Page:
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A man pays an electricity bill at a CFE machine. A man pays an electricity bill at a CFE machine.

Electricity commission’s customer arrears soared 28% to 71 billion pesos

Municipal, state and federal authorities are among the biggest debtors

Electricity customers owed the Federal Electricity Commission (CFE) a record high of almost 71 billion pesos (US $3.6 billion)  at the end of 2021, an increase of almost 28% in the space of two years.

Bad debts – bills still not paid 30 days after the payment cutoff date – totaled 70.97 billion pesos at the end of last year.

The figure is included in the CFE’s 2021 report, which was submitted to Congress earlier this month. It is almost 15.4 billion pesos, or 27.7%, higher than the bad debt total at the end of 2019.

Municipal, state and federal authorities are among the biggest debtors, according to the CFE report.

protest against CFE over cutoffs to well in Mexico state
Not even cutting off municipal wells in 2020, which provoked protests, persuaded Ecatepec, México state, to pay off its CFE debt.

According to the most recent data, the government of Ecatepec, México state, owes over 1.11 billion pesos to the utility, more than any other municipality. The next biggest municipal debtors are Acapulco, Guerrero; Ixtapaluca, México state; Texcoco, México state; and Chicoloapan, México state.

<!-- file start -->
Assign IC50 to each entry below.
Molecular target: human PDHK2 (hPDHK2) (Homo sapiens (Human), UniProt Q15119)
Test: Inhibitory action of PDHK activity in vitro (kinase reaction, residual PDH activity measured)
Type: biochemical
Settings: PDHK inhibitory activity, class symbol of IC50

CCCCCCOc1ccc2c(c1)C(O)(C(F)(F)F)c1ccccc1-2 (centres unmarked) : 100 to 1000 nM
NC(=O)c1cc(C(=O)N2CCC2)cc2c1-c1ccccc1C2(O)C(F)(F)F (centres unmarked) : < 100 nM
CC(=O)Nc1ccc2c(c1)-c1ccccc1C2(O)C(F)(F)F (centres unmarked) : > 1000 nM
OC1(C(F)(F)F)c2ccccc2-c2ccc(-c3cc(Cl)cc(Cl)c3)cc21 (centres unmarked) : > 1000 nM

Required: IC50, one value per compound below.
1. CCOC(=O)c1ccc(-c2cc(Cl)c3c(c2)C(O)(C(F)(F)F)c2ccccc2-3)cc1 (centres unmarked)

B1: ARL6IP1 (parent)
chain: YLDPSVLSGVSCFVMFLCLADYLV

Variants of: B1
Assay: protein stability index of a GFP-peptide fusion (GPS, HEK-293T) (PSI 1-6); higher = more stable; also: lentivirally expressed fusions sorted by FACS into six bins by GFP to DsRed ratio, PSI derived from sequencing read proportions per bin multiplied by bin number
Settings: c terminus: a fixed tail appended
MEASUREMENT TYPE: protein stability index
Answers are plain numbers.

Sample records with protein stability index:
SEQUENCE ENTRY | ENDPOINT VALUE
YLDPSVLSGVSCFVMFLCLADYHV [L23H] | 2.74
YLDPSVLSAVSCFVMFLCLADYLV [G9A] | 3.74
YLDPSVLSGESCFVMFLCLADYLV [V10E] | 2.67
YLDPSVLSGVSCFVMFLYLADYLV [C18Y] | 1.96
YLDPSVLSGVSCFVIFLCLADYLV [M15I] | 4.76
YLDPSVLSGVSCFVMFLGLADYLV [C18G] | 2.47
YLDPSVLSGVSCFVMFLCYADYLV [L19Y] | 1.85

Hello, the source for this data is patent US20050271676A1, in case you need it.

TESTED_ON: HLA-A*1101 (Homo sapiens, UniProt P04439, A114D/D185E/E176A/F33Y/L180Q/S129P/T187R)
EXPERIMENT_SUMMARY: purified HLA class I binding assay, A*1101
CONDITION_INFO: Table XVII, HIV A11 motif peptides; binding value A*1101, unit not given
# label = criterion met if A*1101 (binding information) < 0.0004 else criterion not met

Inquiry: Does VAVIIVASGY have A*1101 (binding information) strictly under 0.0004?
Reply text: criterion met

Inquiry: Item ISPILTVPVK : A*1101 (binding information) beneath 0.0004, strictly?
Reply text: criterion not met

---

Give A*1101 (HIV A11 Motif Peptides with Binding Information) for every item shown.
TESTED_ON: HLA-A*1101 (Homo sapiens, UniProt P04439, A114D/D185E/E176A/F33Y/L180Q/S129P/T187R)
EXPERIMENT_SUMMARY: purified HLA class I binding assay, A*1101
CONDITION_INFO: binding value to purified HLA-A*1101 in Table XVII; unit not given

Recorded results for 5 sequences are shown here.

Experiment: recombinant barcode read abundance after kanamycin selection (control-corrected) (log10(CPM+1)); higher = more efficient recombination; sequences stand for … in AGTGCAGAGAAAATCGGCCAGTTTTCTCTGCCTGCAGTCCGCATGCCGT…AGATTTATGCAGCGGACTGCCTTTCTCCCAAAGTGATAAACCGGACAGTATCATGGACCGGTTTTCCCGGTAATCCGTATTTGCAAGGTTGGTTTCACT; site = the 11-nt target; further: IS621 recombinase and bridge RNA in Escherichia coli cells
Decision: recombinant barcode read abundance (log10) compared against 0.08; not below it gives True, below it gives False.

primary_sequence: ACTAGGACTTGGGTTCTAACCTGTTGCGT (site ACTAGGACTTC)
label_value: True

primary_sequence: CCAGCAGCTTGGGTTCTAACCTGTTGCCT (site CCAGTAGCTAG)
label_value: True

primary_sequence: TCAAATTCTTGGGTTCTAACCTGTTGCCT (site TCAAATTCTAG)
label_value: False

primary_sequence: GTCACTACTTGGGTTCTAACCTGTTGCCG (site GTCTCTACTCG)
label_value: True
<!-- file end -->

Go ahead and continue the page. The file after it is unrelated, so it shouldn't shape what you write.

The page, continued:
Household and commercial customers also owe large amounts of money to the state-owned utility.

The CFE noted that many customers in Tabasco, México state, Chiapas and Mexico City refuse to pay their bills as they continue to engage in civil resistance against the company.

A scheme in Tabasco that aimed to get electricity customers to start paying their bills by canceling their longstanding debt fell well short of its goal, according to data published late last year, with only one-third of the targeted customers signing up for the debt forgiveness program.

The increase in the value of unpaid bills has occurred despite the CFE seeking to encourage payment via a range of schemes.

The pace with which the utility’s bad debt has grown during the current government is much faster than that seen when former president Enrique Peña Nieto was in office between 2012 and 2018. During his entire six-year term, the company’s bad debt grew by only 7.7%, or just over 3.4 billion pesos.

With reports from El Universal 

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